• Tony Bosworth

Not to become Snake Weekly...

...you understand, but just to add a bit more to our snake coverage today from the experts.

Here's what you should do if your pet gets bitten by a snake, say Sean and Freya Cade at Australian Snake Catchers.

Obviously, don't try this at home. Call the experts. Pic courtesy of Sean Cade - Australian Snake Catchers

Pets are often bitten on the face, neck, chest and front legs and feet. Dogs are generally barking at them and using their feet to investigate more.

Short hair dogs are probably bitten more than long haired dogs. Australian venomous snakes only have small fangs.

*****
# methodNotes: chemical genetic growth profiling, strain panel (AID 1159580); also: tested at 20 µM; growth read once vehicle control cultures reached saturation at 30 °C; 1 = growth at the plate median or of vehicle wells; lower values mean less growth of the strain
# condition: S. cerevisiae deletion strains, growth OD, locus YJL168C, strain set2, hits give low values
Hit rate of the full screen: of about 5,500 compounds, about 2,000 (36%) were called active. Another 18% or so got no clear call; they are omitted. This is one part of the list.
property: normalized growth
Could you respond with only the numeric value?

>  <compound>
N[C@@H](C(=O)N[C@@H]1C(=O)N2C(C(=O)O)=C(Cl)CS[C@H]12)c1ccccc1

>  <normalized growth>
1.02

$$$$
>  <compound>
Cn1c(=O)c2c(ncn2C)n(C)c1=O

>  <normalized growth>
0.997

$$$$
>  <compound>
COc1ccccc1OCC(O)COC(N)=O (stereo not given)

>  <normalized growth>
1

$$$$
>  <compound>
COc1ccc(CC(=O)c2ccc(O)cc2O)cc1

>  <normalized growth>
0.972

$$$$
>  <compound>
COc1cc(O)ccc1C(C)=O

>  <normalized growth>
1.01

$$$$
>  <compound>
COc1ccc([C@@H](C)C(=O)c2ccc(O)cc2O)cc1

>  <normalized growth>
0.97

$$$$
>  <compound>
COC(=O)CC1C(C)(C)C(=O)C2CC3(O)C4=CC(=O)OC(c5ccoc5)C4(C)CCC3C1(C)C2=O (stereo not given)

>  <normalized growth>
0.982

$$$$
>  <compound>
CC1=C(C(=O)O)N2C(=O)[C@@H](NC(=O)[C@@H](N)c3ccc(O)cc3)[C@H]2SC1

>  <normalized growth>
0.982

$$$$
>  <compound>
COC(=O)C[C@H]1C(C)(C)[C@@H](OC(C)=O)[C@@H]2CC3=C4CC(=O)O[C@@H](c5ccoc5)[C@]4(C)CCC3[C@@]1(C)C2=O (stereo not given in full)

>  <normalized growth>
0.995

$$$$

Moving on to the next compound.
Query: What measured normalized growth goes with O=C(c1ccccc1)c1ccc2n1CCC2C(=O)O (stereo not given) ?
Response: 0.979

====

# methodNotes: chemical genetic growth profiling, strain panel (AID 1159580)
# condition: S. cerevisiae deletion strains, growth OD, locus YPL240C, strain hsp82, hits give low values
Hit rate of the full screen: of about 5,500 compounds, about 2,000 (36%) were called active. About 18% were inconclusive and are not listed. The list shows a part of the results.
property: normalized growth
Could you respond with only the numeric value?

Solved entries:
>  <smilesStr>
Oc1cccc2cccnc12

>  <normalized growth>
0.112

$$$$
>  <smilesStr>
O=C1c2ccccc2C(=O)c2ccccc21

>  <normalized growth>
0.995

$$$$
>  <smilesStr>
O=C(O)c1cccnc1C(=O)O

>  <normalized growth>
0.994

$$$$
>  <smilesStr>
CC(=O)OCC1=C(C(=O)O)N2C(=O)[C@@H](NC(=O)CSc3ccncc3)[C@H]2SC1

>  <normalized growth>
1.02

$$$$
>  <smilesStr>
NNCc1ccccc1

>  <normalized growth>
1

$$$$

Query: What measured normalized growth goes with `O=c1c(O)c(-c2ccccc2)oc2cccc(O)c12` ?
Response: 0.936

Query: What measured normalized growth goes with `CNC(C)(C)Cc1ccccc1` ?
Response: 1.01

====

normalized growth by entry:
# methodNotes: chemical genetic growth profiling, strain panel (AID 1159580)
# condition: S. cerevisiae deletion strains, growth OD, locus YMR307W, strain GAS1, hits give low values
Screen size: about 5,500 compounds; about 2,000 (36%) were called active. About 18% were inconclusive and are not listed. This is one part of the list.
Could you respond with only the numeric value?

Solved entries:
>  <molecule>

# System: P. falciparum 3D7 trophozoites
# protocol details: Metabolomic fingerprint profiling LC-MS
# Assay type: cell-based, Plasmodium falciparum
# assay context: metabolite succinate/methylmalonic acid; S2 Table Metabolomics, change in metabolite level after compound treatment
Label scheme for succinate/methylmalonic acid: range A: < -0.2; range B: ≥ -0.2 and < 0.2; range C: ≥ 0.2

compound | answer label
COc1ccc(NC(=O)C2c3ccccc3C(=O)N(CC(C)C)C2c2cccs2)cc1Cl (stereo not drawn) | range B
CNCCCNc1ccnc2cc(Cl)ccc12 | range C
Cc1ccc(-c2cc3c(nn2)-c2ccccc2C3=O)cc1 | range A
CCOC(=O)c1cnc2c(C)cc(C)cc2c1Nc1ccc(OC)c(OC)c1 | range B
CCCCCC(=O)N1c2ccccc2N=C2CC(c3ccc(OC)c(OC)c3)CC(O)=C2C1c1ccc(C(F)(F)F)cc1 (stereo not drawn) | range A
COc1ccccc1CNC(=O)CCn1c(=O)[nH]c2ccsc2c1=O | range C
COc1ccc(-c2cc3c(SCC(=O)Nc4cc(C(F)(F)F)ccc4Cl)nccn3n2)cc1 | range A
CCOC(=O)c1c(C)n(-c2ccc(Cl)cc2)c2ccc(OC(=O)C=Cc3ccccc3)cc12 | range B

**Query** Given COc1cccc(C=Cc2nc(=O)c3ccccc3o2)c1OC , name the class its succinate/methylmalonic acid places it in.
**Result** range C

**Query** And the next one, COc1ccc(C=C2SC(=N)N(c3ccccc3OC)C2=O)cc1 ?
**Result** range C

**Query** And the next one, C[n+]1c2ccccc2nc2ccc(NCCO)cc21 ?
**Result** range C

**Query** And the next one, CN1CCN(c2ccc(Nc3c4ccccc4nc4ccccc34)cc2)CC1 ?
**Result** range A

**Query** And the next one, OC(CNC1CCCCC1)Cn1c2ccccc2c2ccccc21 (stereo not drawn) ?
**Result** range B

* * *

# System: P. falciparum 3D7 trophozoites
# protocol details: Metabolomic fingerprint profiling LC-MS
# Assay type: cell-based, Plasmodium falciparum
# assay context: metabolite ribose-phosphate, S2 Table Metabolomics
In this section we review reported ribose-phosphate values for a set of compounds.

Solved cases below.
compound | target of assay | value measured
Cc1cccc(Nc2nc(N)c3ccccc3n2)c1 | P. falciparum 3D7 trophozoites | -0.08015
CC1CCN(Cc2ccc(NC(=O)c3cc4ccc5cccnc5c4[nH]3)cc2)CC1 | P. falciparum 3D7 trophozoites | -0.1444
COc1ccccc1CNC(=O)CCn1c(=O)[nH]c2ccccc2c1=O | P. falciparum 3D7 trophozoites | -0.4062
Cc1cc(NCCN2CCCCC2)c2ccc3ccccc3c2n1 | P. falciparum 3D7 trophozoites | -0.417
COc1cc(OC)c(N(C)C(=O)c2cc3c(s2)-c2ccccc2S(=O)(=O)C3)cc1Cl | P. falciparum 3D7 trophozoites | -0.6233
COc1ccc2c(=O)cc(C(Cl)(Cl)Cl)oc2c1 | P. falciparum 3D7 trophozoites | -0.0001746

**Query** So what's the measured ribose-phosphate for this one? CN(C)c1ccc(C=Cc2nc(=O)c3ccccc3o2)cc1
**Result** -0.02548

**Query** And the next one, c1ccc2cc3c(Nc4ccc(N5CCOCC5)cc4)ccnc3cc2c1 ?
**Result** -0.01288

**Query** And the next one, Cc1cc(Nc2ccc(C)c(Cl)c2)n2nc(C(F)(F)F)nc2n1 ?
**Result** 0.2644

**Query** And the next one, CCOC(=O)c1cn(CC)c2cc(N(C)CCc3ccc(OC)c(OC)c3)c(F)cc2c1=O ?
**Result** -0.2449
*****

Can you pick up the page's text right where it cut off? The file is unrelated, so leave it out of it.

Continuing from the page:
* sudden weakness and your pet may collapse

* check the above areas and/or your whole pet for localised swelling, bleeding and/or a bite mark. This is generally two small marks

* the bite site will be painful

*there could be muscle tremors, drooling and shaking

*they may also vomit and empty their bowel.

*their pupils dilate and paralysis may onset quite quickly in some cases.

If you suspect your pet has been bitten but shows no signs at the time please take them to your nearest vet. The quicker treatment can start the greater the chance of survival. Remember its a good idea where possible to carry your pet to the car and into the clinic.

If you need help removing a snake, call Sean or Freya on 0410 761 575 or 0452 492 836.

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